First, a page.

If you’ve hired your van, some of what you need might come provided. It’s worth checking what comes standard with your hire and what things you’ll need to bring, lest you wind up 200 km from a supermarket with no garbage bags or bug spray. If you have bought a van, you’ll probably gradually add to your set-up as you figure out what you need.
Thinking of van life as camp life without the tents can be helpful for making your pack list. Don’t forget to bring warm bedding and at least one set of warm sleeping clothes, even if you’re travelling in a warm climate. Vans generally make for warm and cosy places to sleep, but even the most well-insulated can get a bit chilly on cold nights.
You want to avoid loose items rolling around while you’re on the move, so a van with plenty of space to secure or store items can be a significant advantage. Don’t forget to pack a first aid kit and check essentials like your spare tire and jack before you set off. Make sure you are well stocked with food, water and petrol, especially if you are heading somewhere more remote.
Van life sometimes means embracing the unpredictable, and that goes for packing, too. A small box of bits and pieces like gaffer tape, spare batteries, rope, matches, and Blu-Tac will come in handy when you least expect it, and a stash of card games and books is a lifesaver on rainy days.
Where to go: Planning your Australia or New Zealand road trip
Van travel in New Zealand or Australia offers so many enticing options. The most challenging part is deciding where to start and what you want to see first.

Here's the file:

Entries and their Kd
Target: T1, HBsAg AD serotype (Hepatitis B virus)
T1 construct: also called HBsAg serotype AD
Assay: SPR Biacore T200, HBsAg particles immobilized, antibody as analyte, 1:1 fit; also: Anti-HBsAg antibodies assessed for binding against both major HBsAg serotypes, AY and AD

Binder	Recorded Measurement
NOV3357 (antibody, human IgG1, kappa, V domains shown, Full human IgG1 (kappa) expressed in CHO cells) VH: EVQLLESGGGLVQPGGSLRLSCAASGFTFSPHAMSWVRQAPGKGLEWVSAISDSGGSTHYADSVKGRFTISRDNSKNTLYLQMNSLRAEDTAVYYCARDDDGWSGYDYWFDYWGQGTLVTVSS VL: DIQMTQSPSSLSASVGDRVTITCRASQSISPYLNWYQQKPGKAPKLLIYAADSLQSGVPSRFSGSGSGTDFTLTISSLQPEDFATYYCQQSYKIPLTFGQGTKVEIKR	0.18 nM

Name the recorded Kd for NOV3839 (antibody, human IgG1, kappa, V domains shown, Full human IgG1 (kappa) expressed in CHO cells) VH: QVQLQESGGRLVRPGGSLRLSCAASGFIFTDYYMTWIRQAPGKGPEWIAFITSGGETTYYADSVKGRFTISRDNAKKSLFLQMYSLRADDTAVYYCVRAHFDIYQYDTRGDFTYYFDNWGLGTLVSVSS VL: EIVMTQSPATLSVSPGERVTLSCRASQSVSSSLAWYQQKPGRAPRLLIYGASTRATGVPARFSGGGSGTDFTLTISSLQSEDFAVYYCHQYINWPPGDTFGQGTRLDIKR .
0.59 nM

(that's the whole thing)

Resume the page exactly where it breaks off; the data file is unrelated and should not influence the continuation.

Australia is huge, and some of the most spectacular areas, like the Red Centre, are perfect for well-planned extended van travelling. Coastal areas such as the NSW South Coast are dotted with tiny towns and beautiful beaches, which are ideal for van life adventures. The Great Ocean Road is an iconic road trip route that can take you all the way to the historic Limestone Coast. For inland adventures, the spectacular rock formations of the Grampians and the Arapiles are populated with van and motorhome travellers year-round, ensuring easy camping options and a great vibe.
Compared to the expanse of Australia, New Zealand is relatively compact. Split into the North and South Island, NZ’s natural beauty and laidback attitude make van travel a breeze. Depending on your time constraints, you might even be able to road trip both islands in one visit. The South Island offers whale watching, glaciers and the scenic highlights of Queenstown and Wanaka. The North Island provides Maori culture, caves and glowworms, volcanic landscapes and geothermal waters.
The freedom of van and motorhome travel allows you to be pulled off the beaten track and go where the wind takes you. While it’s great to have a rough plan (and know in advance where you can and can’t park and camp legally), sometimes the real fun of van life is finding quirky towns, deserted beaches and lush national parks that make you want to stay another day. Knowing your options while embracing the unknown allows you to go with the flow and make the most of the flexibility and freedom of van life road trips.
Van life is the ultimate way to explore the natural beauty of Australia and New Zealand. Hiring or buying a home on wheels is an affordable, flexible way to travel, which opens up infinite options for adventure.
Remember to do your research, choose the right van for your needs, and put in some prep time for planning and packing. Apart from that, remember to embrace the spontaneity and freedom of van life. You never know where you’ll end up.
Have you travelled around Australia or New Zealand in a motorhome? Or do you have any questions to help with your plans? Please let us know by commenting below.